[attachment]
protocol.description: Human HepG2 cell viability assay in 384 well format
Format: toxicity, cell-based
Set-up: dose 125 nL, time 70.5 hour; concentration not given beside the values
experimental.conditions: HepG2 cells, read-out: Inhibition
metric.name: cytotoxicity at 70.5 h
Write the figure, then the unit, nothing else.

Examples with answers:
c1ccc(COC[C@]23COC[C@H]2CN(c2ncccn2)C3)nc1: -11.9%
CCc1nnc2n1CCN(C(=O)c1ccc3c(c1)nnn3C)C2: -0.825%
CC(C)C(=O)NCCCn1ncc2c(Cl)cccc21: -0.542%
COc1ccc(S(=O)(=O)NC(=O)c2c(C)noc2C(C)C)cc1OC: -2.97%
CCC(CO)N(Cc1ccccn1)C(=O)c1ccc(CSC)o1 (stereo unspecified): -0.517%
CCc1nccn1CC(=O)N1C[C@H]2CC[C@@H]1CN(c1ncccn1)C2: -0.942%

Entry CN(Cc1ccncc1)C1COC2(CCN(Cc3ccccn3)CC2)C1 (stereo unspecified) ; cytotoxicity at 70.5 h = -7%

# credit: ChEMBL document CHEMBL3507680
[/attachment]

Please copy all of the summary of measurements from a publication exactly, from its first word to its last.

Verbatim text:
protocol.description: Human HepG2 cell viability assay in 384 well format
Format: toxicity, cell-based
Set-up: dose 125 nL, time 70.5 hour; concentration not given beside the values
experimental.conditions: HepG2 cells, read-out: Inhibition
metric.name: cytotoxicity at 70.5 h
Write the figure, then the unit, nothing else.

Examples with answers:
c1ccc(COC[C@]23COC[C@H]2CN(c2ncccn2)C3)nc1: -11.9%
CCc1nnc2n1CCN(C(=O)c1ccc3c(c1)nnn3C)C2: -0.825%
CC(C)C(=O)NCCCn1ncc2c(Cl)cccc21: -0.542%
COc1ccc(S(=O)(=O)NC(=O)c2c(C)noc2C(C)C)cc1OC: -2.97%
CCC(CO)N(Cc1ccccn1)C(=O)c1ccc(CSC)o1 (stereo unspecified): -0.517%
CCc1nccn1CC(=O)N1C[C@H]2CC[C@@H]1CN(c1ncccn1)C2: -0.942%

Entry CN(Cc1ccncc1)C1COC2(CCN(Cc3ccccn3)CC2)C1 (stereo unspecified) ; cytotoxicity at 70.5 h = -7%

# credit: ChEMBL document CHEMBL3507680